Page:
“Seamless integration”: Japan to become sub-contractor for US aggression towards China

Apr 17, 2024
Japan-USA flags

‘New era for alliance’ headlined the right wing Japan Times after the Japan-US summit talks in Washington this week between President Biden and Japan’s prime minister, Fumio Kishida.. But not everyone was so enthused.

Moscow repeated its warnings going back to 1960 that it could not sign a formal end to World War Two if Japan ever allowed a US military presence of its territory, which it has done ever since 1945. And the liberal leaning Asahi Shimbun, referring to Japan’s promises to handle repairs and maintenance for the US military equipment in Japan, said sourly that the country was becoming a sub-contractor for the US.

It went on to say that moshitora was the real reason for the plethora of Japan-US military and other cooperation agreements promised or signed in the talks (70 in all). Tora is short for Trump (it also means tiger); moshi means ‘if’ ( if Trump wins the US end-year presidential election, the current Tokyo fear). Tokyo and the less liberal media, however, insist that it is China’s ‘assertiveness’ that is bringing the two governments together.

Asahi also noted grumpily that a promise for Japan to help with major repairs to US military equipment was all very well. But the last time Japan did major repairs on an Aegis vessel the US navy refused to pay the bill.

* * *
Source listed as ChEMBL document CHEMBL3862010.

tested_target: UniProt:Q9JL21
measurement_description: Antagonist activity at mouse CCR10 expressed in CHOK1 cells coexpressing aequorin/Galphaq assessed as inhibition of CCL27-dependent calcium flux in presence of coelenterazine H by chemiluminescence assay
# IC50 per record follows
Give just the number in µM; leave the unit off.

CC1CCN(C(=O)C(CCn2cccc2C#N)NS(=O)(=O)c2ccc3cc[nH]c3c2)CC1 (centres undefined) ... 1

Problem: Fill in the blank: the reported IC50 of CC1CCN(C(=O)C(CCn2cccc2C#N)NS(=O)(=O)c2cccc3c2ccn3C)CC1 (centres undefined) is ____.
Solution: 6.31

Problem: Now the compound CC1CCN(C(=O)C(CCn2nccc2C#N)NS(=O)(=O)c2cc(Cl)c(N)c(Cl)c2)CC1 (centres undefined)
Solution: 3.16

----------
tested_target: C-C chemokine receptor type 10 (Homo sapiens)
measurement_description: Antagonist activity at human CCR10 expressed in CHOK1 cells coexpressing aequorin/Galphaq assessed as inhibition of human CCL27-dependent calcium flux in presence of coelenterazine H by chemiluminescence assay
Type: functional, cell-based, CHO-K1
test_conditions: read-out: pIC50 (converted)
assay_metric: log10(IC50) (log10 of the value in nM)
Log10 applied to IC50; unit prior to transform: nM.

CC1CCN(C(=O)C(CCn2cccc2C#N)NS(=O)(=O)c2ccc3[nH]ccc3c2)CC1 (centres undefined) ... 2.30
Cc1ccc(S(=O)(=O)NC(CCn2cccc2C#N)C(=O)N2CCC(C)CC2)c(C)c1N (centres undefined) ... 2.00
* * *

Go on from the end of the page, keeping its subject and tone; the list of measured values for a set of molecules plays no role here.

That said, the agreement to work for ’seamless integration’ of planning and operations brings the US and Japanese militaries much closer together than ever before. But as the Asahi notes with the US command centres being based in Hawaii there is a risk of Japan in an emergency finding itself being controlled by the US.

That would be something of a reversal of the 1941 Tora Tora Tora state of affairs.

As for what Asahi states has been an official request for Japan’s participation in AUKUS, and for Japan to be allowed to become a Five Eyes member, the newspaper says the problem of shared technology secrets will require some months to solve.

In this context it was noted elsewhere in Japan that Tokyo’s record in guarding secrets has been rather sick.

President Biden presiding over the Japan – US promise for economic cooperation to create the industrial base of the future also looked rather sick alongside the news that Biden would try to save US jobs by blocking a takeover of the US United Steel giant by Nippon Steel. But that was not the only contradiction.

A major topic in this round of Japan-US talks was the emergence of a new and very pro-US Filipino leader, Bongbong Marcos -100 percent the opposite to the former president, Rodrigo Duterte, who pushed US forces out of the country and flirted with China.

Already there was talk of joint Filipino, US, Japan and Australian sea patrols in the South China sea.

The chances of a military clash with China over the Philippines claimed Scarborough Shoal in the Spratley island chain, and over Beijing dredging to create another island nearby, are great. The US, Japanese and Australian military were doubtless holding their collective breaths this week.

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